I don’t have a dream job
Megumi Tamura | Thursday, November 2, 2023
I don’t think I have a dream job.
Growing up and throughout college, I’ve always heard everyone around me talk about “following your dreams” and “finding your passion” and using these dreams and passions as the baseline for career discernment. This kind of messaging that most kids and young adults grow up hearing combined with the dominant hustle culture mentality — where overworking yourself, putting in insanely long hours and putting work above relationships and well-being are glorified while resting and caring for yourself is seen as laziness — creates a perfect storm of what I now think is an unhealthy amount of anxiety and urgency that doesn’t work for everyone. After years of horrible cycles of stress and panic, overworking myself, breaking down and being burnt out only to start all over again, I’m in the process of attempting to shift my philosophy on what matters most to me in my life and how work fits into that.
I used to think that work is what defines someone and the rewards reaped from said work is what brings happiness. So, my grades in high school and college defined my worth as a student, the college I got into defined my capability, getting that internship in the summer after junior year that I worked and stressed tirelessly over would define my future, getting the return offer defined my worth and my summer experience entirely, etc. But, I started to realize soon enough — but also a little too late — that when I did achieve these things, I wasn’t much happier. The sense of pure joy that I envisioned as I stayed up late working and crying and isolating while telling myself that this will all be worth it once I got what I was working for — that achievement-based goal — never came. What happened instead was that I would achieve that goal and then immediately look to what I had to do next. I never even paused to ask myself if I was actually happy, if these goals that I was chasing after and toiling over actually mattered to me in some way that wasn’t just to add to a resume or do what I thought I was supposed to be doing rather than what actually made me happy. There was no finish line in this rat race.
If this has been my experience in college, then I’ve realized that I need to change my perspective and my priorities before I get thrown into the real world and into my first full-time job next year. So, I started asking myself questions: what matters most to me? What do I want my future to look and feel like? What actually makes me happy?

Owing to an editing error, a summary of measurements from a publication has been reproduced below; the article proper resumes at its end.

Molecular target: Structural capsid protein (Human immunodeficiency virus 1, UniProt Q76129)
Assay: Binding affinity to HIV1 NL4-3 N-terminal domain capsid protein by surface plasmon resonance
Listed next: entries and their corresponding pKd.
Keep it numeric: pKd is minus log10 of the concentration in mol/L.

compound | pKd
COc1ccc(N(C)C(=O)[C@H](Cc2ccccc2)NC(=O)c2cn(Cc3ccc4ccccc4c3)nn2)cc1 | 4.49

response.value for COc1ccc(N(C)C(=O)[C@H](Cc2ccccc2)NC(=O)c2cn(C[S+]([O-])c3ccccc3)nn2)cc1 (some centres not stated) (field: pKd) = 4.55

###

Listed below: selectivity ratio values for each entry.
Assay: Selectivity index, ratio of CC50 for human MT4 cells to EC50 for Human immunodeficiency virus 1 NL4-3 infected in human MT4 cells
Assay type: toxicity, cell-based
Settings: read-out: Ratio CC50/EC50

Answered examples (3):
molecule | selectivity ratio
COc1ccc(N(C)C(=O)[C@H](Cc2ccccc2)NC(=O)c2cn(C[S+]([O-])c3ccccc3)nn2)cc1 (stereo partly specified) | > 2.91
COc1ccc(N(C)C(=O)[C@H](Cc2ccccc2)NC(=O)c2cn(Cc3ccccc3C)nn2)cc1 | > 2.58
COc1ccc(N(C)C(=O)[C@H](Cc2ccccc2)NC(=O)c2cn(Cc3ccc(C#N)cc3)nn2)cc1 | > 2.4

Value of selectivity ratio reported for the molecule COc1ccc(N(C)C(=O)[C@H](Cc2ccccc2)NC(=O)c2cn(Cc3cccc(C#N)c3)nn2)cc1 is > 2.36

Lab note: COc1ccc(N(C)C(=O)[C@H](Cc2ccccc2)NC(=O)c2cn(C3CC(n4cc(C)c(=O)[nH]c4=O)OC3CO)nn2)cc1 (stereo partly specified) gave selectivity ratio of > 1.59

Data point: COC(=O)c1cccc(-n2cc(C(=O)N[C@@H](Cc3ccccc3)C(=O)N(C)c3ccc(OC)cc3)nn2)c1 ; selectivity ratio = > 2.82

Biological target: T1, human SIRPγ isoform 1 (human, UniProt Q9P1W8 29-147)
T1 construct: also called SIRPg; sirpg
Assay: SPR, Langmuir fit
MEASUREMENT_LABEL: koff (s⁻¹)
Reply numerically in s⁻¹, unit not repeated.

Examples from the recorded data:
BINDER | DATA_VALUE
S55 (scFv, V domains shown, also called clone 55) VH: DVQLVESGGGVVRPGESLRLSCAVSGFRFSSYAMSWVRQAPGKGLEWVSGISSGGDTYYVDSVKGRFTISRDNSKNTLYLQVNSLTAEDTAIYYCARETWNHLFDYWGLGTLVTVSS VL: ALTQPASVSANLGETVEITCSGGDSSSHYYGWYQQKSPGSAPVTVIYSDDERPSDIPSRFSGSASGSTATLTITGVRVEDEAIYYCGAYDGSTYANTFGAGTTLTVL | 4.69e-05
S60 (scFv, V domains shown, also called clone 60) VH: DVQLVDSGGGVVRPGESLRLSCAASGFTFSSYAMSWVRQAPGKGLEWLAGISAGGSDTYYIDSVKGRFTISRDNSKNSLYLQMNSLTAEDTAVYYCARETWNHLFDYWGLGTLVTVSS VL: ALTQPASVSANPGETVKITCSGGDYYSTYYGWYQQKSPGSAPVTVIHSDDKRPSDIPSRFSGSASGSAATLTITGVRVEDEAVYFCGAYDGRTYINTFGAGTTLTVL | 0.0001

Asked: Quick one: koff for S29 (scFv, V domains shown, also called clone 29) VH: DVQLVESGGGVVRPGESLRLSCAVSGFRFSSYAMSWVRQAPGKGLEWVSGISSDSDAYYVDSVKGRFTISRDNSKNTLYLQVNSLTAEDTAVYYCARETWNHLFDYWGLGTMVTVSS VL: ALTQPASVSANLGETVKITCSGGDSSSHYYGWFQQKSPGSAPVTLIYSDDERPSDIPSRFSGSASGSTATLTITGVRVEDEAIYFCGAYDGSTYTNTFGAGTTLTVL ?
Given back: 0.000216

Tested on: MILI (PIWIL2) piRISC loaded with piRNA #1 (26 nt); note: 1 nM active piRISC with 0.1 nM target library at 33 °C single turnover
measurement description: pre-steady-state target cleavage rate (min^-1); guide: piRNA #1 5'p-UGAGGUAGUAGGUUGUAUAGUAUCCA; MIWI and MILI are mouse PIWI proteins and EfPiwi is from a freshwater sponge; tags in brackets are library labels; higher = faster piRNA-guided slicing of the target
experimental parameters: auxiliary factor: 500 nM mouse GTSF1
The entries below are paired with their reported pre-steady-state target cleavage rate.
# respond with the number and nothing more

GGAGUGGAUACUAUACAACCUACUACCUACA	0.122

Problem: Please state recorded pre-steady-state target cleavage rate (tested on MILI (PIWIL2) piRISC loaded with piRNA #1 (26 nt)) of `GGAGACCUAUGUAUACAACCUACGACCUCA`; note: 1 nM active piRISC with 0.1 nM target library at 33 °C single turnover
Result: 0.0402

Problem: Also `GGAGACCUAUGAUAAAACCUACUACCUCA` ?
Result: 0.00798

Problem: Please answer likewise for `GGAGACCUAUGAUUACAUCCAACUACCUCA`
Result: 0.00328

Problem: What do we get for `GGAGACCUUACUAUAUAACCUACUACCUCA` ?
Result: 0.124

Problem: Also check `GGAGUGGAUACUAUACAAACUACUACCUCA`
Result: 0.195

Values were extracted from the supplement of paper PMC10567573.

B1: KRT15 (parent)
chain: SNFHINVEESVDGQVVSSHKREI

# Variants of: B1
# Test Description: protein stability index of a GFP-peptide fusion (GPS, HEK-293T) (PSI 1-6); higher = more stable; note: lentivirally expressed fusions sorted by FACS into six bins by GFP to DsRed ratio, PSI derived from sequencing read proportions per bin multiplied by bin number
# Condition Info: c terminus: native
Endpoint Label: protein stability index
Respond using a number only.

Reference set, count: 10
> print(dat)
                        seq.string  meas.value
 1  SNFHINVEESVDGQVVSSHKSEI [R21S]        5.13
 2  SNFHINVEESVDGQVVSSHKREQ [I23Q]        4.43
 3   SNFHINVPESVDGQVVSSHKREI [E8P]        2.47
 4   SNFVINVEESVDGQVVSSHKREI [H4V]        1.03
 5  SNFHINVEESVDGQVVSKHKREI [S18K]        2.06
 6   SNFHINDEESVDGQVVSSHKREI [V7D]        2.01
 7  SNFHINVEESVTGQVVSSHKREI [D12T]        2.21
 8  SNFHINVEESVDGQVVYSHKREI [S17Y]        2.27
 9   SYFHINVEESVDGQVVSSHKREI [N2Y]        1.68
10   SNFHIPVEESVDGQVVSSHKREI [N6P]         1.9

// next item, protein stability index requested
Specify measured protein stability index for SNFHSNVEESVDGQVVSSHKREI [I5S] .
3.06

When I realized that, for me, achieving the goals that I set for myself at the expense of my health didn’t make me happy, I started looking for what does. I noticed that the joy and peace of mind that I feel after going on a walk with my parents back home, spending time with my friends and having hours-long conversations over dinner sharing our answers to deep questions we found online, going on long drives and just talking about life with my brother, playing with my cat, laughing uncontrollably with my sister or just spending an hour outside was so much more genuine, meaningful and pure than the hour or so of relief that I got after getting an acceptance letter or an A or an achievement of some goal. That’s not to say goals and working hard towards them aren’t important, or that I don’t care about them because I certainly do. I’m a huge believer in the intrinsic value of hard work but not at the expense of the little things that matter more.
I’m starting to think, to put it bluntly, that I won’t find my life’s happiness or fulfillment in a job. That might sound negative, but everytime I say it it feels like a little bit of weight is lifted off my shoulders. That doesn’t mean I don’t plan on working until retirement — it’s important to me to be able to make money to support myself and, most importantly, my family and to leave something behind to make sure the people I love are going to be okay. But, that’s all I’m starting to see work as: a way to contribute helpfully in some way while also making money with enough time and energy remaining to allow me to invest into what, for me, makes life worth living. I can’t think of a job — no matter my passion for it or the salary — that I would accept taking me away from my future family, not having any time to do what actually makes me happy like learning or being in nature, grabbing meals with my friends, spending as much time as possible with my parents and siblings and making sure our future extended family is tight-knit and healthy. Obviously, it’s not that someone who does prioritize their work above other things in life is doing anything wrong — I have a lot of respect and admiration for people who have found their passion in work or a job and have the dedication to commit their entire lives to it. I think that’s amazing, but I also think that there can be more than one way to think about work.
I don’t have a dream job, and that’s okay.
Meg is a senior majoring in political science and minoring in data science and business economics. Besides writing, she enjoys spending time with the people she loves, riding on public transportation and listening to good music.
The views expressed in this column are those of the author and not necessarily those of The Observer.